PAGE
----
Monday, August 4, 2014

Curb Your Hostility

Image courtesy of stockimages
I recently travelled to a section of the city that I’ve never really been to before. I got the distinct impression that because I wasn't a member of the local ethnic group currently living there that the niceties were going to be nonexistent. Cold stares, rolled eyes, if I was even acknowledged at all. Did I hear even one "excuse me?" when I was bumped into or pushed past? Nope.

This leads me to ask, how do any of us treat people who are not a part of our group (ethnically, economically, educationally, linguistically, geographically, etc.)? We’d all like to think we’re generous and kind to strangers but are we really? It’s human nature to tribalize and exclude anyone we perceive as “other.” I’m sure it’s a trait that has developed for survival. But if it’s not a matter of life and death how do we reconcile our natural instincts with the extension of the most basic of common courtesies to our fellow human beings? Is a smile really too much to ask?

I guess what troubles me is that I’ve travelled around the world and have been treated far better than I was not more than 15 miles from my house. I wasn’t expecting a welcome to the neighborhood party … well ok… maybe just a little one with ice cream and cake, a DJ, a few balloons. I am loath to judge a group by the actions of a few… many… most, but what’s a girl to think?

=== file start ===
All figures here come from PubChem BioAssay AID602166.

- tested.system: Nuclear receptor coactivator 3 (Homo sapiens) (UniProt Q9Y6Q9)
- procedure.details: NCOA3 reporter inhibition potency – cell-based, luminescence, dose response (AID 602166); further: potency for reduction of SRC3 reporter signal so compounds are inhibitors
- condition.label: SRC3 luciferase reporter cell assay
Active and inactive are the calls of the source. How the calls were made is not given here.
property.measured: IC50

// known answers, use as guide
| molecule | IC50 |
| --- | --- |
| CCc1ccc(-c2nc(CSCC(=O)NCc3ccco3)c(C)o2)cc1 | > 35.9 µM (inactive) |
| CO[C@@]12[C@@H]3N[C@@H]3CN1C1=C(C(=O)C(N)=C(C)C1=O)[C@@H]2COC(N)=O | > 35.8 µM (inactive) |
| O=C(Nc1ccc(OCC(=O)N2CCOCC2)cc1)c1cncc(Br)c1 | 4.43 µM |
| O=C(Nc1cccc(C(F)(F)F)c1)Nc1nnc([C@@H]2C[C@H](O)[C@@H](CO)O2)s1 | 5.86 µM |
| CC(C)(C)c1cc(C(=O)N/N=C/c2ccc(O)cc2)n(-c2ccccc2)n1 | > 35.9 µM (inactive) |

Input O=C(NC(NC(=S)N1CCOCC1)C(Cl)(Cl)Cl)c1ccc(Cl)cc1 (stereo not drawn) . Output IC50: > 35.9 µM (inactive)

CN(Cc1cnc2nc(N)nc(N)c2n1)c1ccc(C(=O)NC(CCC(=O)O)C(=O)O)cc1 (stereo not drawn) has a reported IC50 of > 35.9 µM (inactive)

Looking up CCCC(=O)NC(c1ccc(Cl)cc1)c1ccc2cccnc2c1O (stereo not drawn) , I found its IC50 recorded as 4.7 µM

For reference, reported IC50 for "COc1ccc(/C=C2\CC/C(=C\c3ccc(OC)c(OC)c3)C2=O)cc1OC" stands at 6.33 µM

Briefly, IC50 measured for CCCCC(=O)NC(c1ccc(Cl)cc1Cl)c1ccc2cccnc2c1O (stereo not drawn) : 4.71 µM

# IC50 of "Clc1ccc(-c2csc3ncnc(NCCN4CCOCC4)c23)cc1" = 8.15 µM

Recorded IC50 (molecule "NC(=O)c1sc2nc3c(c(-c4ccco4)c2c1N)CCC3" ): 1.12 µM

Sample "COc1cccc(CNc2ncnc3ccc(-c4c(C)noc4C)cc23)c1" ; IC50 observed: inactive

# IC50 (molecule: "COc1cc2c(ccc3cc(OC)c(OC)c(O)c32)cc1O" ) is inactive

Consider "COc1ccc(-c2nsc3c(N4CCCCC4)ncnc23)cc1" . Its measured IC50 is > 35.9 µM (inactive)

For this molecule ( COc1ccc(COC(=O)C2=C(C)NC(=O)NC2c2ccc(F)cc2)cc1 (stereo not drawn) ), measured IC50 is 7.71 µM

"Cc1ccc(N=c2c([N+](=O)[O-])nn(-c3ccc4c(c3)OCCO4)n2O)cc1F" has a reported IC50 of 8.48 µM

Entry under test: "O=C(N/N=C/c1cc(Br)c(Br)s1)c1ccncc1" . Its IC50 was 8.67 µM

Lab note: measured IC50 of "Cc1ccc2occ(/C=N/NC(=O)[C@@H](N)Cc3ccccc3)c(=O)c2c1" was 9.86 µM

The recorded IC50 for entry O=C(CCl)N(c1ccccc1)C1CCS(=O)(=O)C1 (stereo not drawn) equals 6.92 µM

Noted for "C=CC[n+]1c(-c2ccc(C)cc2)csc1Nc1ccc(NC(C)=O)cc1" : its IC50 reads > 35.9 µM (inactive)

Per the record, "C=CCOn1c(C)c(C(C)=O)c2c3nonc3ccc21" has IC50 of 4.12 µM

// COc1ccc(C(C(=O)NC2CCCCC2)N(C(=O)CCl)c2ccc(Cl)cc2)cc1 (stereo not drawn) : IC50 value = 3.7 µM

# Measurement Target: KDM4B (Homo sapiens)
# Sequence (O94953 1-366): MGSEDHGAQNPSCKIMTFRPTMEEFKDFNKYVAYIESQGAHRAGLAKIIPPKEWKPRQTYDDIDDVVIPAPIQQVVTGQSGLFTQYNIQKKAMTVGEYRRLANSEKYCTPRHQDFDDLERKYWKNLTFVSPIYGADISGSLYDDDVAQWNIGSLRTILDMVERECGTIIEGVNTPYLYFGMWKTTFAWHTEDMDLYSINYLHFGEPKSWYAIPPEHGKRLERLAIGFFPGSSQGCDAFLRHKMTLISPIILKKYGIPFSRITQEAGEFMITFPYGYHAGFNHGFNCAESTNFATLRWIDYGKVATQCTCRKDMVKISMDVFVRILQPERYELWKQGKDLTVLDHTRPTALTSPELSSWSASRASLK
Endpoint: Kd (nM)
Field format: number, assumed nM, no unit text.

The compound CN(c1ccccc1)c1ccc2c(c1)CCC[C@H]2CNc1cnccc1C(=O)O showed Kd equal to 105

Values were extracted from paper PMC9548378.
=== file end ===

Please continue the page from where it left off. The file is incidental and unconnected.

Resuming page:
Perhaps that when I’m on the other side all comfy and cocky in my tribe I need to be more mindful. Culture is cool but we’re sharing a planet here, people. Can we focus on our commonalities and curb the hostility? Please?

The Urban Erma, the longest running column on, was created and written by stand-up comedian Leighann LordListen to the podcast on iTunes and Stitcher RadioIf you enjoy The Urban Erma please leave a comment, Like it on Facebook, follow on Twitter, And share it with your friends. (Share it with people who are not your friends and maybe they will be.) Get her free e-books of The Great Spanx Experiment and Sometimes I Wish Facebook Had a Hate Button. 

No comments: